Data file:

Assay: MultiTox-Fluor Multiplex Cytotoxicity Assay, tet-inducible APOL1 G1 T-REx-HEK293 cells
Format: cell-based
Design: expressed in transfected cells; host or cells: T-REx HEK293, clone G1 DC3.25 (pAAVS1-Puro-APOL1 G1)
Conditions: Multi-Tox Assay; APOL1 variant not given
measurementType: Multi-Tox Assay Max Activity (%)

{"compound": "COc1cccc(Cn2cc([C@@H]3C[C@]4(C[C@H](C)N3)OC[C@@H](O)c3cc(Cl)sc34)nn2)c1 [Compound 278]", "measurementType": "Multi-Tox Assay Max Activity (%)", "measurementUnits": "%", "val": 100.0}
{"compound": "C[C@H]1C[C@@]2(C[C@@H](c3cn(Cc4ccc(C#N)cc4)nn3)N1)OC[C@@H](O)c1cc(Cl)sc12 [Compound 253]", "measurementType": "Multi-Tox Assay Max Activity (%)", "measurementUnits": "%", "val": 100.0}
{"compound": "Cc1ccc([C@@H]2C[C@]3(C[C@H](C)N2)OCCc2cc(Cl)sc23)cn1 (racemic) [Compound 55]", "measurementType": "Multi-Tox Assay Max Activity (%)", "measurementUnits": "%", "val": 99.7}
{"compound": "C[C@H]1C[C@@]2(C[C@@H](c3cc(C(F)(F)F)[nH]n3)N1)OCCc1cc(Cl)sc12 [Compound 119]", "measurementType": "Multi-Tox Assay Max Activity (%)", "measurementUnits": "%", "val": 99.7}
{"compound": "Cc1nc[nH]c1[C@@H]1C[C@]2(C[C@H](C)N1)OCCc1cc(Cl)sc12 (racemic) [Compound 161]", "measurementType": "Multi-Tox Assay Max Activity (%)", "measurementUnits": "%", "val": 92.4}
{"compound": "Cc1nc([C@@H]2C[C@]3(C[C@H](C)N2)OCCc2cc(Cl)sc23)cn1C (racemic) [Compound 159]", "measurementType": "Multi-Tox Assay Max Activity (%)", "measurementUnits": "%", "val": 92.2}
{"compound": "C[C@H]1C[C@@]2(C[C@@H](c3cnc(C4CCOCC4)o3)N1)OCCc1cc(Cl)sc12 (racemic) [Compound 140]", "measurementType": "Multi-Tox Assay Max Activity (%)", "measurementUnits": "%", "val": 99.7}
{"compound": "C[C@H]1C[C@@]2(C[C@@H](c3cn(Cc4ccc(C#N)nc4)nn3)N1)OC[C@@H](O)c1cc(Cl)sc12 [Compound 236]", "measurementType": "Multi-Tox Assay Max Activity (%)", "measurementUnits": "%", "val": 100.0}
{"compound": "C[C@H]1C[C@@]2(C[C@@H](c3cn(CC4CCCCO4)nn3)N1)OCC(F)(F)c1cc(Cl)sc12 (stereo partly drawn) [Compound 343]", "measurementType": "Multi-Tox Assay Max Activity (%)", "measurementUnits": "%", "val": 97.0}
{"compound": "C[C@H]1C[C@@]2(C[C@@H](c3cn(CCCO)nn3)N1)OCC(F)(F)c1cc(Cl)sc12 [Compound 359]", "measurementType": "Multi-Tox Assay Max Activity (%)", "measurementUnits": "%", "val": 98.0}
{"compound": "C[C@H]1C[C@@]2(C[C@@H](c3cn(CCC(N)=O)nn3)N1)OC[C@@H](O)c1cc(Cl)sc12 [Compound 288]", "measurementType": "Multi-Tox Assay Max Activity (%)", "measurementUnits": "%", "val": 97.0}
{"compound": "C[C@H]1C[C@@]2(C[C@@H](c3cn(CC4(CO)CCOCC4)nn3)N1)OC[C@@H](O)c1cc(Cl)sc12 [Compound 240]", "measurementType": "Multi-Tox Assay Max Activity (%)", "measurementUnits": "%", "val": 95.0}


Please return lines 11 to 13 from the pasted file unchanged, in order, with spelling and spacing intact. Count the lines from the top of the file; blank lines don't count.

{"compound": "Cc1nc([C@@H]2C[C@]3(C[C@H](C)N2)OCCc2cc(Cl)sc23)cn1C (racemic) [Compound 159]", "measurementType": "Multi-Tox Assay Max Activity (%)", "measurementUnits": "%", "val": 92.2}
{"compound": "C[C@H]1C[C@@]2(C[C@@H](c3cnc(C4CCOCC4)o3)N1)OCCc1cc(Cl)sc12 (racemic) [Compound 140]", "measurementType": "Multi-Tox Assay Max Activity (%)", "measurementUnits": "%", "val": 99.7}
{"compound": "C[C@H]1C[C@@]2(C[C@@H](c3cn(Cc4ccc(C#N)nc4)nn3)N1)OC[C@@H](O)c1cc(Cl)sc12 [Compound 236]", "measurementType": "Multi-Tox Assay Max Activity (%)", "measurementUnits": "%", "val": 100.0}